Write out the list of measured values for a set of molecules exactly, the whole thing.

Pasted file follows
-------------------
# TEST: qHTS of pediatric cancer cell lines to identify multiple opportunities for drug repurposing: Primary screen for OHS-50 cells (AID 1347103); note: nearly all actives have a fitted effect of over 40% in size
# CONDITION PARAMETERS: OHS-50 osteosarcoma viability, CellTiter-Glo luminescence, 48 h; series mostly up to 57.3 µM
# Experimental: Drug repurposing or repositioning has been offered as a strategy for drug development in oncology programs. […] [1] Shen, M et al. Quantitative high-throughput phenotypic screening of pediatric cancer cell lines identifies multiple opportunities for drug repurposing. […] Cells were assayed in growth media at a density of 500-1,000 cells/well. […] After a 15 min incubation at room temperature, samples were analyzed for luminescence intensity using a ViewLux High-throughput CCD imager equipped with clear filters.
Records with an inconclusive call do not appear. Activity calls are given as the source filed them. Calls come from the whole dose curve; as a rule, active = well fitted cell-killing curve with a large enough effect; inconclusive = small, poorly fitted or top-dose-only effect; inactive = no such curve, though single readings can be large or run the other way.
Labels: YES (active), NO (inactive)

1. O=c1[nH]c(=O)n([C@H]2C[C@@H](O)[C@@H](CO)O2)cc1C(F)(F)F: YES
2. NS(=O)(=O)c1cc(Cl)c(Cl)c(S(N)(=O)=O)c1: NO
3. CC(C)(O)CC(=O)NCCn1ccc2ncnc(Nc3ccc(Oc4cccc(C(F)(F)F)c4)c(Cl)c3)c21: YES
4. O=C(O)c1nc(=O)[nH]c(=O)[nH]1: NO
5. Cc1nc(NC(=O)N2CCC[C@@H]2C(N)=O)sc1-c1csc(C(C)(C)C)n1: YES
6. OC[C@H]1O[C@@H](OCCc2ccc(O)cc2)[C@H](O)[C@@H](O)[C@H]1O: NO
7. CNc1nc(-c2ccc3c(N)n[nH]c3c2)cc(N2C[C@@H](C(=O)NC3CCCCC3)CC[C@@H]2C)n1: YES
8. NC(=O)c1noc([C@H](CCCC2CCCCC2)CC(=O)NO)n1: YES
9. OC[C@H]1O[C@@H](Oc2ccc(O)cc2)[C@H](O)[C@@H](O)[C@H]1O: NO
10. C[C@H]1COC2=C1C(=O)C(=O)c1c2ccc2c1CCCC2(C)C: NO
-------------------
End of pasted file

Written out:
# TEST: qHTS of pediatric cancer cell lines to identify multiple opportunities for drug repurposing: Primary screen for OHS-50 cells (AID 1347103); note: nearly all actives have a fitted effect of over 40% in size
# CONDITION PARAMETERS: OHS-50 osteosarcoma viability, CellTiter-Glo luminescence, 48 h; series mostly up to 57.3 µM
# Experimental: Drug repurposing or repositioning has been offered as a strategy for drug development in oncology programs. […] [1] Shen, M et al. Quantitative high-throughput phenotypic screening of pediatric cancer cell lines identifies multiple opportunities for drug repurposing. […] Cells were assayed in growth media at a density of 500-1,000 cells/well. […] After a 15 min incubation at room temperature, samples were analyzed for luminescence intensity using a ViewLux High-throughput CCD imager equipped with clear filters.
Records with an inconclusive call do not appear. Activity calls are given as the source filed them. Calls come from the whole dose curve; as a rule, active = well fitted cell-killing curve with a large enough effect; inconclusive = small, poorly fitted or top-dose-only effect; inactive = no such curve, though single readings can be large or run the other way.
Labels: YES (active), NO (inactive)

1. O=c1[nH]c(=O)n([C@H]2C[C@@H](O)[C@@H](CO)O2)cc1C(F)(F)F: YES
2. NS(=O)(=O)c1cc(Cl)c(Cl)c(S(N)(=O)=O)c1: NO
3. CC(C)(O)CC(=O)NCCn1ccc2ncnc(Nc3ccc(Oc4cccc(C(F)(F)F)c4)c(Cl)c3)c21: YES
4. O=C(O)c1nc(=O)[nH]c(=O)[nH]1: NO
5. Cc1nc(NC(=O)N2CCC[C@@H]2C(N)=O)sc1-c1csc(C(C)(C)C)n1: YES
6. OC[C@H]1O[C@@H](OCCc2ccc(O)cc2)[C@H](O)[C@@H](O)[C@H]1O: NO
7. CNc1nc(-c2ccc3c(N)n[nH]c3c2)cc(N2C[C@@H](C(=O)NC3CCCCC3)CC[C@@H]2C)n1: YES
8. NC(=O)c1noc([C@H](CCCC2CCCCC2)CC(=O)NO)n1: YES
9. OC[C@H]1O[C@@H](Oc2ccc(O)cc2)[C@H](O)[C@@H](O)[C@H]1O: NO
10. C[C@H]1COC2=C1C(=O)C(=O)c1c2ccc2c1CCCC2(C)C: NO